In cancer patients receiving chemotherapy, the 2-3 week delay between ESA administration and the appearance of erythropoietin-induced red cells should be considered when assessing whether or not Epoetin alfa therapy is appropriate (in particular for patients at risk of transfusion).
Human Immunodeficiency Virus (HIV)-Infected Patients: If HIV-infected patients fail to respond or maintain a response to Epoetin alfa, other etiologies including iron deficiency anaemia should be considered and evaluated.
Adult Surgery Patients in an Autologous Pre Donation Programme: All special warnings and special precautions associated with autologous blood donation programmes, especially routine volume replacement, should be respected in patients being supplemented with Epoetin alfa.
Adult Perisurgery Patients (Without Autologous Blood Donation): Good blood management practices should always be used in the perisurgical setting.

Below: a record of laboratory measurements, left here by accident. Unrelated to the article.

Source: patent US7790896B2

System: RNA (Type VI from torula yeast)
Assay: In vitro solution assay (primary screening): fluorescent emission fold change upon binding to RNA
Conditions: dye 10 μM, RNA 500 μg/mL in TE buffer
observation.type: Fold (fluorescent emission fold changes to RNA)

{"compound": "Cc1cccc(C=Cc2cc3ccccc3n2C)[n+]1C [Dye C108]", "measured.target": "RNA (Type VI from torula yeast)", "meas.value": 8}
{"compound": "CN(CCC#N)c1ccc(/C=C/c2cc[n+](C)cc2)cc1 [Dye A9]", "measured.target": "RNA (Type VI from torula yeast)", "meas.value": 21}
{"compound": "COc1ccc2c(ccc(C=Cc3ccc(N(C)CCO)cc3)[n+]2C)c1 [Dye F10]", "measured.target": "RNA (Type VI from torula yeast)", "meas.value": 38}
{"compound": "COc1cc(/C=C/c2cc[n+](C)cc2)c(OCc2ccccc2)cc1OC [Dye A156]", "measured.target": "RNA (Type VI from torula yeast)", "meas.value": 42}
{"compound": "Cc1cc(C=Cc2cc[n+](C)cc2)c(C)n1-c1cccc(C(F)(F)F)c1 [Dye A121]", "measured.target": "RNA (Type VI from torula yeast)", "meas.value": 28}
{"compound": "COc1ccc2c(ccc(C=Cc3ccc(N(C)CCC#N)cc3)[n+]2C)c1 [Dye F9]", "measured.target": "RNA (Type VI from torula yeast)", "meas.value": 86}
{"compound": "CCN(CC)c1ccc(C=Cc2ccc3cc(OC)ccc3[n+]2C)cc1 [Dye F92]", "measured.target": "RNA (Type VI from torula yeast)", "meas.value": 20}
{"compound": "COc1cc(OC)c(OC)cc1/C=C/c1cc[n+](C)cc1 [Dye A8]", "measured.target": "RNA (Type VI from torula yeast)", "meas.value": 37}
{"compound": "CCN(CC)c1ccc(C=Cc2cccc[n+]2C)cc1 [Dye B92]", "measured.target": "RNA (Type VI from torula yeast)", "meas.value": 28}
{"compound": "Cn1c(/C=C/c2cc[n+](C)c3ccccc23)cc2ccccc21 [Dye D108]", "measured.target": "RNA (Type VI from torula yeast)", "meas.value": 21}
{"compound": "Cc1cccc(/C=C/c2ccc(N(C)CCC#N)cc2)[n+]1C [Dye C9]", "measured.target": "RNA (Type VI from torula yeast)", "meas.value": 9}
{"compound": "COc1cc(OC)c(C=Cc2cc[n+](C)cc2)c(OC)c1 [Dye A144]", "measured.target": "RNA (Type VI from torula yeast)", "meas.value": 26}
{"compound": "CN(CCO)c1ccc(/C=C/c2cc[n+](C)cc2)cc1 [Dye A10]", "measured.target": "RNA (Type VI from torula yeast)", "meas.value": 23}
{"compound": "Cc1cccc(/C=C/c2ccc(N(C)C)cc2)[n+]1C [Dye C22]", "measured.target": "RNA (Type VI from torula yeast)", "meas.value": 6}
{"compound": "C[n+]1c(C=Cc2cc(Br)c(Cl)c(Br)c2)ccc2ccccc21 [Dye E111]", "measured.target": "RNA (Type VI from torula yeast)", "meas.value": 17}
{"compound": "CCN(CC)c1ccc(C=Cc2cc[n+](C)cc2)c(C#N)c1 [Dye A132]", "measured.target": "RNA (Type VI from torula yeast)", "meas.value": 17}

Patients scheduled for major elective orthopaedic surgery should receive adequate antithrombotic prophylaxis, as thrombotic and vascular events may occur in surgical patients, especially in those with underlying cardiovascular disease. In addition, special precaution should be taken in patients with predisposition for development of DVTs. Moreover, in patients with a baseline haemoglobin of >13 g/dL (8.1 mmol/l), the possibility that Epoetin alfa treatment may be associated with an increased risk of postoperative thrombotic/vascular events cannot be excluded. Therefore, it should not be used in patients with baseline haemoglobin >13 g/dL (8.1 mmol/l).
The use of Epoetin alfa is not recommended in perisurgery patients with a baseline haemoglobin of >13 g/dL (8.1 mmol/l).  
Use in MDS patients and Risk of Acute Myeloid Leukemia (AML) Progression: There is a theoretical concern that the use of epoetin alfa could enhance the rate of progression to AML in subjects with MDS because leukemic cells may express the erythropoietin receptor. Published reports of epoetin alfa monotherapy studies have been inconsistent in describing the observed rate of progression to AML and most did not include long-term follow up. In a study conducted by the Eastern Cooperative Oncology Group (ECOG 1996) where patients were initially exposed to epoetin alfa monotherapy for four months and then had long-term follow up (median follow-up time for survival of 32.8 months), there was no evidence of increased leukemic proliferation.
Effects on Ability to Drive and Use Machines: No studies on the effects of Epoetin alfa on the ability to drive and use machines have been performed.